Reuters is so not getting the administration's latest round of taxpayer bail out funding when mainstream media comes knocking on Obama's door looking for handouts. The media company has shockingly decided to release some of the truth about the biosystematic genocide currently happening in the Gulf: "As much as 1 million times the normal level of methane gas has been found in some regions near the Gulf of Mexico oil spill, enough to potentially deplete oxygen and create a dead zone, U.S. scientists said on Tuesday. Texas A&M University oceanography professor John Kessler, just back from a 10-day research expedition near the BP Plc oil spill in the gulf, says methane gas levels in some areas are "astonishingly high." Luckily, America is gradually realizing that the entire food chain in the southeast is about to be turned around on its head, leading to a massive and unprecedented ecological disaster, which will certainly wipe out thousands of species and result in not only a surge in unemployment (that's a given) but outright loss of life (at statistically significant levels), and the anger is mounting. Perhaps the one good thing to come out of the worst ecological disaster in world history will be the sudden, and jarring awakening from the generational slumber for most of America, and a long overdue overhaul of a broken political and economic system.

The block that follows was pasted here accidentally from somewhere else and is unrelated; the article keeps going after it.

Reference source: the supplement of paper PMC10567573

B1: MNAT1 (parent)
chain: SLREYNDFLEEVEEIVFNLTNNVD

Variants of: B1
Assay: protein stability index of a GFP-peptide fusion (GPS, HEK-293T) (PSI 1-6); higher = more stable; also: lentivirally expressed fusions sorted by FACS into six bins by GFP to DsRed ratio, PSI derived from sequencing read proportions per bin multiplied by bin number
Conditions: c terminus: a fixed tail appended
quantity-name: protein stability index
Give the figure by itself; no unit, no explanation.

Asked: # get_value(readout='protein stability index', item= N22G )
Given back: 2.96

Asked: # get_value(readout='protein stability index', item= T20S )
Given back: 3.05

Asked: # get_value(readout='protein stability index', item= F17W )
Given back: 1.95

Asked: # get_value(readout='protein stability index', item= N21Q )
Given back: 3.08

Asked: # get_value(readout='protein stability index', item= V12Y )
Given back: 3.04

More from Reuters:
Kessler's crew took measurements of both surface and deep water within a 5-mile (8 kilometer) radius of BP's broken wellhead.
"There is an incredible amount of methane in there," Kessler told reporters in a telephone briefing.
In some areas, the crew of 12 scientists found concentrations that were 100,000 times higher than normal.
"We saw them approach a million times above background concentrations" in some areas, Kessler said.
The scientists were looking for signs that the methane gas had depleted levels of oxygen dissolved in the water needed to sustain marine life.
"At some locations, we saw depletions of up to 30 percent of oxygen based on its natural concentration in the waters. At other places, we saw no depletion of oxygen in the waters. We need to determine why that is," he told the briefing.
Methane occurs naturally in sea water, but high concentrations can encourage the growth of microbes that gobble up oxygen needed by marine life.
Kessler said oxygen depletions have not reached a critical level yet, but the oil is still spilling into the Gulf, now at a rate of as much as 60,000 barrels a day, according to U.S. government estimates.
"What is it going to look like two months down the road, six months down the road, two years down the road?" he asked.
No commentary necessary, suffice it to say we sincerely urge Whitney Tilson to hedge his BP holdings with at least a few puts.